➡︎ Join the Pokeshop Demo ⬅︎

You will be promoted to sign in with either your GitHub or Google account. Once logged in, click the “Join organization” button to get access to the Pokeshop demo environment.

Great - you are now a member of the organization with access to the Pokeshop demo environment! We will be running the test suite against this environment from the command line interface (CLI) tool, so you will need to install the CLI. The instructions are documented here, but for Mac, you can just type:

brew install kubeshop/tracetest/tracetest
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Now, tell the command line what organization and environment we want to issue commands against by typing:

tracetest configure
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You will need to select the tracetest-demo organization and the pokeshop-demo environment as shown below:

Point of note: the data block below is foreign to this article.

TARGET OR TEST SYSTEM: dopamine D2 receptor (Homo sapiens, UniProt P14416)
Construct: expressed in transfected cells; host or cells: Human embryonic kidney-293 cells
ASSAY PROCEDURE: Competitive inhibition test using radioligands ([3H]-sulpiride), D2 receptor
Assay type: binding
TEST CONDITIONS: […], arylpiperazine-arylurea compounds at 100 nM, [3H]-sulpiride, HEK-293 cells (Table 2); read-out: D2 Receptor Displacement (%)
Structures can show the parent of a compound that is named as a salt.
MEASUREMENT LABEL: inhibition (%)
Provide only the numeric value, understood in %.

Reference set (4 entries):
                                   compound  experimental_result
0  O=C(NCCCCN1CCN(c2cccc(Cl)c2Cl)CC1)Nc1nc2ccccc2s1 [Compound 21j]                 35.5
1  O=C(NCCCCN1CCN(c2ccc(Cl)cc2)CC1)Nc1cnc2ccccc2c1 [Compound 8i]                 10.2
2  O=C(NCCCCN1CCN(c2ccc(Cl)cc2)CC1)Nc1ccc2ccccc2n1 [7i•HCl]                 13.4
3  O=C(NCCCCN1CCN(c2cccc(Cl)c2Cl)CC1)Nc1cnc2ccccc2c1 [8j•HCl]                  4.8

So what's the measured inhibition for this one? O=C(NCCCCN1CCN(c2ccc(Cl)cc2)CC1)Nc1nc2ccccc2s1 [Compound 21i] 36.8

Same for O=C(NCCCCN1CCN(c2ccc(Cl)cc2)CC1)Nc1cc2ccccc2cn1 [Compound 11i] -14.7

You’re ready to add the two tests to this environment so they can be run by the test suite. The tests are part of the repo you cloned, so just type the following:

tracetest apply test -f setup_pokemon.yaml
tracetest apply test -f delete_pokemon.yaml
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Now that the definitions for the two tests have been created in the test environment, you can run the test suite, which chains the two tests together and executes them.

tracetest run testsuite -f delete_test_suite.yaml
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Here is the output you should see after running the test suite: